You are here

Patient Treatment Completed in Phase 3 Trial of C1-Esterase Inhibitor in Hereditary Angioedema

NEW YORK, Jan. 17 /PRNewswire-FirstCall/ -- Lev Pharmaceuticals, Inc. (Lev) (BULLETIN BOARD: LEVP.OB) , a biopharmaceutical company specializing in the development and commercialization of therapeutic products for the treatment of inflammatory diseases, announced today that it has completed patient treatment in the acute portion of a pivotal Phase III clinical trial for its lead product candidate, C1-esterase inhibitor (C1-INH) for the treatment of hereditary angioedema (HAE). HAE, or hereditary C1-inhibitor deficiency, is a rare and life-threatening inflammatory condition for which there is currently no approved acute therapy in the United States.

The clinical trial, known as CHANGE (C1-inhibitor in Hereditary Angioedema Nanofiltration Generation evaluating Efficacy), is examining the use of C1-INH as a replacement therapy in both the acute and prophylactic treatment of HAE. Clinical trial results for the acute portion of the CHANGE study are expected to be announced by the end of the first quarter of 2007, after the trial data have been unblinded, verified and analyzed. Pending the results of this trial, the Company anticipates filing a Biologics License Application (BLA) with the U.S. Food and Drug Administration (FDA) in the first half of 2007.

The second phase of the CHANGE trial is examining the effectiveness of C1-INH in preventing inflammatory attacks in more severely affected HAE patients. This prophylactic study is ongoing and is expected to conclude in the second half of 2007.

"We are pleased to reach this significant milestone in the development of C1-INH, which brings us one step closer to making this important therapy available to patients in the U.S. who suffer from this debilitating condition," commented Judson Cooper, Chairman of Lev. "We look forward to announcing the results of this study and filing a marketing application with the FDA."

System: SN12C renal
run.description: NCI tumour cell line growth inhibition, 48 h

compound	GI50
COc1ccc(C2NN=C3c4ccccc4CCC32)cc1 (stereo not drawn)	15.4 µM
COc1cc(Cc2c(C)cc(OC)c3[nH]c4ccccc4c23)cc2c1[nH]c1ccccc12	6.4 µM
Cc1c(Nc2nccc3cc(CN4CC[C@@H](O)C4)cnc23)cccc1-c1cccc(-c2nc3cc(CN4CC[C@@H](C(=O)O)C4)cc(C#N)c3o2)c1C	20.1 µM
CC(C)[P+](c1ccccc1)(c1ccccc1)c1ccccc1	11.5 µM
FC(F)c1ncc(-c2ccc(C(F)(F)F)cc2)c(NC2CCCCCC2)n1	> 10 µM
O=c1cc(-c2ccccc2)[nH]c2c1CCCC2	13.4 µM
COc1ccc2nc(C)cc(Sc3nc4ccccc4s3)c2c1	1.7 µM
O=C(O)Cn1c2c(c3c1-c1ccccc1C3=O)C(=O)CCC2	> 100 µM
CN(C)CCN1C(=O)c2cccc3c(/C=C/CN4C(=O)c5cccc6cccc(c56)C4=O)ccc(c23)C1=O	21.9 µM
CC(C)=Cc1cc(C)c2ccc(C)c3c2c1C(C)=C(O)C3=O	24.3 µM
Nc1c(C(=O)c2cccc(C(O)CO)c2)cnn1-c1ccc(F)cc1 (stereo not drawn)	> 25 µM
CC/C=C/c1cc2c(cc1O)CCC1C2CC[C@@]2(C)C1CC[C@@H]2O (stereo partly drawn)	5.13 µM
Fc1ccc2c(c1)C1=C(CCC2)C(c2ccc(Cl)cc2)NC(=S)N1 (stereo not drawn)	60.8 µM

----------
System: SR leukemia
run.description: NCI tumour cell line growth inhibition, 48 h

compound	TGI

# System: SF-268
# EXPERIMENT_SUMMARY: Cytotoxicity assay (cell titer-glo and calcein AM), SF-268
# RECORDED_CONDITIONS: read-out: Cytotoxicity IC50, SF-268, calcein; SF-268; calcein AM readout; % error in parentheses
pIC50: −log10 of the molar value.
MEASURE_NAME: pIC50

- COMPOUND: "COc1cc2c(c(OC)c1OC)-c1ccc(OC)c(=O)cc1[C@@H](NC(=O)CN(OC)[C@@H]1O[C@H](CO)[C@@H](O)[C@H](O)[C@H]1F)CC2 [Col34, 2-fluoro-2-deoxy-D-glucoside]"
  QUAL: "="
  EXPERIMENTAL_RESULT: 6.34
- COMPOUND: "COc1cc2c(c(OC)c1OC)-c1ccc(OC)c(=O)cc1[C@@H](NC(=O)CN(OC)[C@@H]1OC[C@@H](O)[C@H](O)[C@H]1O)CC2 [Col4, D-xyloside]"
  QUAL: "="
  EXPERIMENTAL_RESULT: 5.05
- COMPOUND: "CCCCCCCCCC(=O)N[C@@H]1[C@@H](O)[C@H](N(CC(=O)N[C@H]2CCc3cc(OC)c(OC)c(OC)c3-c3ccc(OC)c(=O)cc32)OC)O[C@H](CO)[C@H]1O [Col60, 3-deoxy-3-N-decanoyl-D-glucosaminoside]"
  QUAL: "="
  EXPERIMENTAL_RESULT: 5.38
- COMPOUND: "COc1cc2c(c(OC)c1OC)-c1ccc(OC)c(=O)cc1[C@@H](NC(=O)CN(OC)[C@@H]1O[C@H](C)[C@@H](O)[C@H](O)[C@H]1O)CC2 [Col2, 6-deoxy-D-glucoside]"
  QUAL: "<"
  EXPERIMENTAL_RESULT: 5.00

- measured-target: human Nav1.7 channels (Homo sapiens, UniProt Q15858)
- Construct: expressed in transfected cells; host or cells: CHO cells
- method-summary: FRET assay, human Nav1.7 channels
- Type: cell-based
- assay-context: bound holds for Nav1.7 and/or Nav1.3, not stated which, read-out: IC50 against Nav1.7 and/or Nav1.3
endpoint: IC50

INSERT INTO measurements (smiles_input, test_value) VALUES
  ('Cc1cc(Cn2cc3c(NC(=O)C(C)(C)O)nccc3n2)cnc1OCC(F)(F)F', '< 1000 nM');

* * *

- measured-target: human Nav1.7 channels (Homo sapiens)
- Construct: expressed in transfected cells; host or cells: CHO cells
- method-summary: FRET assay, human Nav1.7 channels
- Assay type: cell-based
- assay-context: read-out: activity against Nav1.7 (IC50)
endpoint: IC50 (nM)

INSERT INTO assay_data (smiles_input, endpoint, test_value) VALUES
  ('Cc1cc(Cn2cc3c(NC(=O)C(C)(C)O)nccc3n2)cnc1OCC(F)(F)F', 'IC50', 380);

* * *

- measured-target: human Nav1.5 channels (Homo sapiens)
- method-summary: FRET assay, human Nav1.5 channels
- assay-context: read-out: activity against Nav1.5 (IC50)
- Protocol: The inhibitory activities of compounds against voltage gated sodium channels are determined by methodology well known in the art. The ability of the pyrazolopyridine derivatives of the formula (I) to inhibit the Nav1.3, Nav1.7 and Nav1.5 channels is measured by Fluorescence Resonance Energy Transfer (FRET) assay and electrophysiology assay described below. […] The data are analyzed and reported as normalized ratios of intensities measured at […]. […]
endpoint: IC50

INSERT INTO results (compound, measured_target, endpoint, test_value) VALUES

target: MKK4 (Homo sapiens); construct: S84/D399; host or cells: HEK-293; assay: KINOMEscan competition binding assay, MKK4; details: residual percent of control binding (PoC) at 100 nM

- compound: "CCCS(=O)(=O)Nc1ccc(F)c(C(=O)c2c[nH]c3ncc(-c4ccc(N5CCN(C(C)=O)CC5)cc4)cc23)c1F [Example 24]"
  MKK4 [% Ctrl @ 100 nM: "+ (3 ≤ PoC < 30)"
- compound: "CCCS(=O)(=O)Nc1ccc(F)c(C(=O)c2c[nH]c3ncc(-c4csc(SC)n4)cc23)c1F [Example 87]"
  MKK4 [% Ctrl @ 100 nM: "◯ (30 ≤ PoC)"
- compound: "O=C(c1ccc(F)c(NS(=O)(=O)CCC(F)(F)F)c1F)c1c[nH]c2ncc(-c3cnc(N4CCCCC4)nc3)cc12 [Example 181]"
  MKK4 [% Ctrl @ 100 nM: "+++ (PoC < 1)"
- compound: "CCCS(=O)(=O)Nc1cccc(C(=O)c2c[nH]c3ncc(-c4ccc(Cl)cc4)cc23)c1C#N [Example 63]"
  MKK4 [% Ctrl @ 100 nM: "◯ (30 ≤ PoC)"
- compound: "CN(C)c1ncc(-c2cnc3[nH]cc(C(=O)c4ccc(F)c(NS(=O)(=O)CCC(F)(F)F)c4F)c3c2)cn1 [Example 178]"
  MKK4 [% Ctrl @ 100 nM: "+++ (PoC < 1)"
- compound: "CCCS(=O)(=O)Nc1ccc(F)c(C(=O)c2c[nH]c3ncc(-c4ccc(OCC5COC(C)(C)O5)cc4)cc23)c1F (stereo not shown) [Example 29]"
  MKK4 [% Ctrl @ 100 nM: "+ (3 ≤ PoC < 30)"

About the CHANGE Trial
The CHANGE trial, the Company believes, is currently the world's largest double-blind, placebo-controlled study of C1-INH and is designed to determine the efficacy and safety of C1-INH for both acute and prophylactic treatment of HAE. The acute part of the study is a 71-patient multi-center trial examining the efficacy and safety of C1-INH in patients suffering from moderate to severe acute HAE attacks in the face, abdomen or genitals. Lev has also initiated two open label studies to provide HAE patients with continued access to C1-INH while the data from the pivotal acute study is analyzed. The second phase of the trial is a prophylactic study examining the efficacy and safety of C1-INH in preventing HAE attacks. Enrollment in this portion of the trial is ongoing.

About Hereditary Angioedema
HAE, or hereditary C1-inhibitor deficiency, is a genetic disorder characterized by recurrent attacks of inflammation affecting the extremities (the hands and feet), the face, the urogenital tract, the abdomen, and the larynx. The inflammation can be disfiguring, debilitating, or, in the case of laryngeal attacks, life-threatening. HAE is caused by a deficiency of the plasma protein C1-INH. While there is no approved therapy for acute attacks in the U.S., the Company believes that replacement therapy with C1-INH is the treatment of choice for HAE in Europe, where it has been used safely and effectively for over 30 years. There are estimated to be 10,000 people with HAE in the United States.

Source: Lev Pharmaceuticals

Recent Headlines

Despite older, sicker patients, mortality rate fell by a third in 10 years
Study finds fewer than half of trials followed the law
WHO to meet tomorrow to decide on international public heath emergency declaration
Study of posted prices finds wild variations and missing data
Potential contamination could lead to supply chain disruptions
Declining lung cancer mortality helped fuel the progress
Kinase inhibitor targets tumors with a PDGFRA exon 18 mutation
Delayed surgery reduces benefits; premature surgery raises risks
Mortality nearly doubled when patients stopped using their drugs